STEM education opens doors to fulfilling learning experiences and careers, but too many of New York City’s youth don’t have access to engaging science, technology, engineering and mathematics resources. Without meaningful opportunities to discover and apply STEM, they don’t pursue it in school or professionally. NYC FIRST is highlighting the voices within our STEM community, many whom we would not be able to create the level of impact we are created.
We're highlighting Diane Levitt, Sr. Director of K-12 Education at Cornell Tech. A self-described “K-12 computer science evangelist,” Diane Levitt serves as a bridge between the Cornell Tech graduate campus (launched in 2011 on Roosevelt Island) and New York City’s K-12 computing education ecosystem. She recently led a coaching program that enables more public school teachers to teach computer science, especially to underprivileged students of color, and also convenes leaders to move the field forward at an annual conference, To Code and Beyond.
As a fierce advocate of the NYC FIRST STEM Center, Diane has been a true partner for us as we continue to enrich and expand STEM education within our community.
1. Tell us a little about yourself
One thing that surprises people about me is that I have no formal education in tech. I went to Barnard College and majored in Women’s Studies and Anthropology, and got a Master’s degree in early childhood education. My graduate degree definitely helped prepare me to recognize and appreciate great teaching, and since early childhood pedagogy is usual project based, it was actually good preparation for computer science education. I grew up on Long Island but lived in LA for almost 20 years, and I love it there. I have two amazing kids, a son who’s just turned 30 and works in real estate, and a daughter who’s 26 and is actually a software engineer! (a coincidence)
2. How did you get involved in the STEM world?
Before coming to Cornell Tech, I worked for a large global tech company, Belkin, as the director of corporate social responsibility. Our corporate giving was primarily focused on education. In addition, Belkin has an educational division, and I worked a bit on helping them to understand technology needs in the classroom when it was being launched. But I didn’t get deeply involved in computing education until I came to Cornell Tech.
3. Why is STEM Education important to you?
My whole career has been about moving the needle for underserved youth, whether in education, health care, social services, or community development. I see STEM generally, and computer science specifically, as something that has the power to close the gap of opportunity for students by building their computational agency—their ability to navigate the digital world with fluency and purpose, at their own direction. But I also see computing as something that could widen the opportunity gap—if we don’t build the capacity of all students to understand computing, we will just reinforce the terrible inequity between affluent and low income.
4. What failures helped shape who you are today/how you work?
Well, originally I wanted to be a doctor. I tried a biology class in college and had to drop it because I was so terrified of how hard I thought it would be. This was this crazy buzz about how much work the sciences were, and how hard it was to get into medical school, and I just got defeated by all the talk. It’s ironic because I went to a college that still gets more women per capita into medical school than any other institution in the country. But I was intimidated. That eventually sent me into education, which was a path of less resistance, but it also informs my strong belief that expectations are a very important part of access.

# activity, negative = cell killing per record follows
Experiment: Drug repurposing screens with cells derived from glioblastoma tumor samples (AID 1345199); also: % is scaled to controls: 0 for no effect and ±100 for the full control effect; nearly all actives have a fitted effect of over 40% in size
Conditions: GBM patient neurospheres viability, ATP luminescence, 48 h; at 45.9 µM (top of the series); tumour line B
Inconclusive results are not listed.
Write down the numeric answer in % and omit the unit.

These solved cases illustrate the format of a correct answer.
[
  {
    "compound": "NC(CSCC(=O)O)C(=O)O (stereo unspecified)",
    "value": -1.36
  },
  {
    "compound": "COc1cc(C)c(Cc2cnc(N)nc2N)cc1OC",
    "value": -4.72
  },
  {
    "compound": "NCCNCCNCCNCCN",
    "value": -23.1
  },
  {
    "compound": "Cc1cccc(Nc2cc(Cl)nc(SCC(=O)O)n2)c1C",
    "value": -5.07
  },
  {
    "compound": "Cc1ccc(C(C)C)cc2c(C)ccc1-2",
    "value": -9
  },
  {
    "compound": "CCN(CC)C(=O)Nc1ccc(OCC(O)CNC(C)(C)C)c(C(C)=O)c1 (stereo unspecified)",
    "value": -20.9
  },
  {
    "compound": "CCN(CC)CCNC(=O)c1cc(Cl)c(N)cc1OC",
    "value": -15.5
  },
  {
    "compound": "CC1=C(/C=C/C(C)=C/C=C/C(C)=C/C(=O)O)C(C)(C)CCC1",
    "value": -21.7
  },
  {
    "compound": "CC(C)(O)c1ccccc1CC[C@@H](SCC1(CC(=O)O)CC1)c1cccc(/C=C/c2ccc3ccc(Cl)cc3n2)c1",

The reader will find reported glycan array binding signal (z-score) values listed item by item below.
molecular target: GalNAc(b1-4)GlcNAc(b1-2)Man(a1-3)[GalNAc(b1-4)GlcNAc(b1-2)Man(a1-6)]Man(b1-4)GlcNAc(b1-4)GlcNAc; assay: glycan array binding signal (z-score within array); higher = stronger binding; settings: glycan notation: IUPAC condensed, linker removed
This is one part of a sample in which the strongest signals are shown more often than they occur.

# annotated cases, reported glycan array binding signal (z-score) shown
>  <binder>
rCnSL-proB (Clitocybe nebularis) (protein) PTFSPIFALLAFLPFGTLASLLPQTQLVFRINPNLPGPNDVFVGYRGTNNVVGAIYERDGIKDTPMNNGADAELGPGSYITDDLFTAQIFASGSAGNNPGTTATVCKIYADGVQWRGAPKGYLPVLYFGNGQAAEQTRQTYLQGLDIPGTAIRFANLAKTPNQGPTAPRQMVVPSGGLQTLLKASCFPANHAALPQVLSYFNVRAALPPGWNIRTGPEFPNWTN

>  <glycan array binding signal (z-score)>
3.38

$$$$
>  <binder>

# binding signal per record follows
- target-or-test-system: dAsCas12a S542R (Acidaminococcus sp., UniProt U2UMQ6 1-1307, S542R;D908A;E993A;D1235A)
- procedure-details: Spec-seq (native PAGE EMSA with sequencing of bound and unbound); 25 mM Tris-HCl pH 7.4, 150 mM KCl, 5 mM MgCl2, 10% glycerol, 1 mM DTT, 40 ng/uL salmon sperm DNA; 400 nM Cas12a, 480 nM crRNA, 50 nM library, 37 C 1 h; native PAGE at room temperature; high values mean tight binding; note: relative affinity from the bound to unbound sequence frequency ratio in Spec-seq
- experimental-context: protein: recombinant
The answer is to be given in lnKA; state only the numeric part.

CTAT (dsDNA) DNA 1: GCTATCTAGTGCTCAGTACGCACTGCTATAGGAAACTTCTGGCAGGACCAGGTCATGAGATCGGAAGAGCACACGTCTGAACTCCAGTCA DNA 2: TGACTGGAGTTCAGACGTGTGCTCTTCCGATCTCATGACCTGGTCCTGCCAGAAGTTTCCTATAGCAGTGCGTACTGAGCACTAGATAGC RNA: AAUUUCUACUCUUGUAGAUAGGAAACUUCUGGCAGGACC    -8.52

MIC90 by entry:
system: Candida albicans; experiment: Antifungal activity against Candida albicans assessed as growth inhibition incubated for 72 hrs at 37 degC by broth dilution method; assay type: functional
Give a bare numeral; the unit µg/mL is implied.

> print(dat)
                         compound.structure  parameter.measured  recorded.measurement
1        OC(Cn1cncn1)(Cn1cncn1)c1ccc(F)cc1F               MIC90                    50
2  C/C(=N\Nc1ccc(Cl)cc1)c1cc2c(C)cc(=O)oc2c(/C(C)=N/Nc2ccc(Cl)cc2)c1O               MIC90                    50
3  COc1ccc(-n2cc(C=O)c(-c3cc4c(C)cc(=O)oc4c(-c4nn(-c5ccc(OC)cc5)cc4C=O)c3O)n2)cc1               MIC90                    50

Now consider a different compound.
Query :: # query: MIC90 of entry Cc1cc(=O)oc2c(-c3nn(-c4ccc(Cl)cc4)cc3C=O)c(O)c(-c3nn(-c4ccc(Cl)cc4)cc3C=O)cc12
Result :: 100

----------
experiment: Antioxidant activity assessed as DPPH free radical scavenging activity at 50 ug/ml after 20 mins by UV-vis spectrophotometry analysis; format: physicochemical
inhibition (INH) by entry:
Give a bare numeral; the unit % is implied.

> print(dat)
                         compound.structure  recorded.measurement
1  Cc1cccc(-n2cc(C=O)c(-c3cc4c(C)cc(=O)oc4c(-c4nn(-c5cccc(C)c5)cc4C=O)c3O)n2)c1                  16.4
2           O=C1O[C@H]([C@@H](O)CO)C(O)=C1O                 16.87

5. What’s your top advice for young people to develop confidence in their abilities, and to pursue the career of their dream?
Young people need the support of the adults around them to make sure they are exposed to lots of different experiences and disciplines. That’s how we get to know ourselves. So I guess my advice would be, be as open as you can to new ideas and people, and find a few adults you can trust to be your tour guides to the world. I think the biggest mistake we make, especially young people, is not to ask for help, for directions, for advice from others because we don’t want to seem unsure. My whole career has been built on the relationships I’ve had with people who know more than me, and were willing to teach me what they knew.
6. You've been a huge supporter of the NYC FIRST STEM Centers, why do you feel it's important to support initiatives such as this one?
The original idea behind the STEM Centers, of making robotics accessible to students underrepresented in tech, speaks right to the commitment to equity that drives all my work. The STEM Centers remove all the barriers to getting involved in robotics: time, cost, leadership. They open the doors wide for students! And, not surprisingly, the students thrive. Having the NYC FIRST STEM Center on the Cornell Tech campus is one of the things about my job I’m proudest of, and one of my favorite things about our campus. I love working with Talya Stein and Anne Goodfriend, and the relationship with NYC FIRST has been so rich with opportunities for me. I truly look forward to continuing to explore the way robotics can help us bring computing to life for all NYC students.